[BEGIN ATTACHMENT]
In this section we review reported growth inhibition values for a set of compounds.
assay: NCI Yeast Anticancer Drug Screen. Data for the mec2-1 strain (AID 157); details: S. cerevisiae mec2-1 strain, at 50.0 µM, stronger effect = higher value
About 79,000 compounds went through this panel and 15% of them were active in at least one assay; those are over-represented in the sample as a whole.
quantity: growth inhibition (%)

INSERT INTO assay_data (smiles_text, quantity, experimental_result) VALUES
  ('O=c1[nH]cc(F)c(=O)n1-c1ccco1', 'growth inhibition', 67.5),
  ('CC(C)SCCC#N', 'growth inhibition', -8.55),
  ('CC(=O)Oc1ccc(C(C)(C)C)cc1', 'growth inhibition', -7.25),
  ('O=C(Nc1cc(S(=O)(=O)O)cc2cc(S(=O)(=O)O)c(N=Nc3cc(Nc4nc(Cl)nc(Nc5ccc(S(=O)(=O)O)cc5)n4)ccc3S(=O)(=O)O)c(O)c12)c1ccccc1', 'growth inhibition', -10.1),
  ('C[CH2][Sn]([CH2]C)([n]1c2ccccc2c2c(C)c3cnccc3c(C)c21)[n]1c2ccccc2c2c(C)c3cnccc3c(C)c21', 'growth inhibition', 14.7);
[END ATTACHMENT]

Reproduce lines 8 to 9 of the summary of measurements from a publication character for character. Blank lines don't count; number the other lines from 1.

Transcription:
  ('CC(=O)Oc1ccc(C(C)(C)C)cc1', 'growth inhibition', -7.25),
  ('O=C(Nc1cc(S(=O)(=O)O)cc2cc(S(=O)(=O)O)c(N=Nc3cc(Nc4nc(Cl)nc(Nc5ccc(S(=O)(=O)O)cc5)n4)ccc3S(=O)(=O)O)c(O)c12)c1ccccc1', 'growth inhibition', -10.1),